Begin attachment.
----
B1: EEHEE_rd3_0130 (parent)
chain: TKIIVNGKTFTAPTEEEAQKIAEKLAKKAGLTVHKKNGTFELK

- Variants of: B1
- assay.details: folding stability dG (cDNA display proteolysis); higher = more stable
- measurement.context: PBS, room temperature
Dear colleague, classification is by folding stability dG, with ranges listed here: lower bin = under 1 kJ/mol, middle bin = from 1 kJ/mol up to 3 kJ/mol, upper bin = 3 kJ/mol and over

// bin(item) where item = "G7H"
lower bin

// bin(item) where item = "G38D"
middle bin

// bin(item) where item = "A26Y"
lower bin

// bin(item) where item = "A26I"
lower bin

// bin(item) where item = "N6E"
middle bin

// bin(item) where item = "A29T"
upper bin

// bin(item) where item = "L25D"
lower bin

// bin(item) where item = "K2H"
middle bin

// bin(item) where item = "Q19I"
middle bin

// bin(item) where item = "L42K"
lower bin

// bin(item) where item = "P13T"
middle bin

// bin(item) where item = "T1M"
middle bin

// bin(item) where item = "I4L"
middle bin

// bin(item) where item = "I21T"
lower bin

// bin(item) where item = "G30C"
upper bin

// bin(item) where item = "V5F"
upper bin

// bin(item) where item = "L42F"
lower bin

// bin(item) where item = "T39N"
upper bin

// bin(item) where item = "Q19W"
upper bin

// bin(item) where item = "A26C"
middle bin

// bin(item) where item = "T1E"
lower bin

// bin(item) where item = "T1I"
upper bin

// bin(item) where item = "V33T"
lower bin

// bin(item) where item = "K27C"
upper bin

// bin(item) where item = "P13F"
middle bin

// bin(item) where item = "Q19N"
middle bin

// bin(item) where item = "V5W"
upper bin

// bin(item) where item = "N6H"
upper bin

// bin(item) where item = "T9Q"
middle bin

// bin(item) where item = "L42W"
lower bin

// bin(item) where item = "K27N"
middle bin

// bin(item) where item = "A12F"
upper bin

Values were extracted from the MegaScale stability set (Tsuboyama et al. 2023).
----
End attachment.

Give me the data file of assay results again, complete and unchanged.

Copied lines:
B1: EEHEE_rd3_0130 (parent)
chain: TKIIVNGKTFTAPTEEEAQKIAEKLAKKAGLTVHKKNGTFELK

- Variants of: B1
- assay.details: folding stability dG (cDNA display proteolysis); higher = more stable
- measurement.context: PBS, room temperature
Dear colleague, classification is by folding stability dG, with ranges listed here: lower bin = under 1 kJ/mol, middle bin = from 1 kJ/mol up to 3 kJ/mol, upper bin = 3 kJ/mol and over

// bin(item) where item = "G7H"
lower bin

// bin(item) where item = "G38D"
middle bin

// bin(item) where item = "A26Y"
lower bin

// bin(item) where item = "A26I"
lower bin

// bin(item) where item = "N6E"
middle bin

// bin(item) where item = "A29T"
upper bin

// bin(item) where item = "L25D"
lower bin

// bin(item) where item = "K2H"
middle bin

// bin(item) where item = "Q19I"
middle bin

// bin(item) where item = "L42K"
lower bin

// bin(item) where item = "P13T"
middle bin

// bin(item) where item = "T1M"
middle bin

// bin(item) where item = "I4L"
middle bin

// bin(item) where item = "I21T"
lower bin

// bin(item) where item = "G30C"
upper bin

// bin(item) where item = "V5F"
upper bin

// bin(item) where item = "L42F"
lower bin

// bin(item) where item = "T39N"
upper bin

// bin(item) where item = "Q19W"
upper bin

// bin(item) where item = "A26C"
middle bin

// bin(item) where item = "T1E"
lower bin

// bin(item) where item = "T1I"
upper bin

// bin(item) where item = "V33T"
lower bin

// bin(item) where item = "K27C"
upper bin

// bin(item) where item = "P13F"
middle bin

// bin(item) where item = "Q19N"
middle bin

// bin(item) where item = "V5W"
upper bin

// bin(item) where item = "N6H"
upper bin

// bin(item) where item = "T9Q"
middle bin

// bin(item) where item = "L42W"
lower bin

// bin(item) where item = "K27N"
middle bin

// bin(item) where item = "A12F"
upper bin

Values were extracted from the MegaScale stability set (Tsuboyama et al. 2023).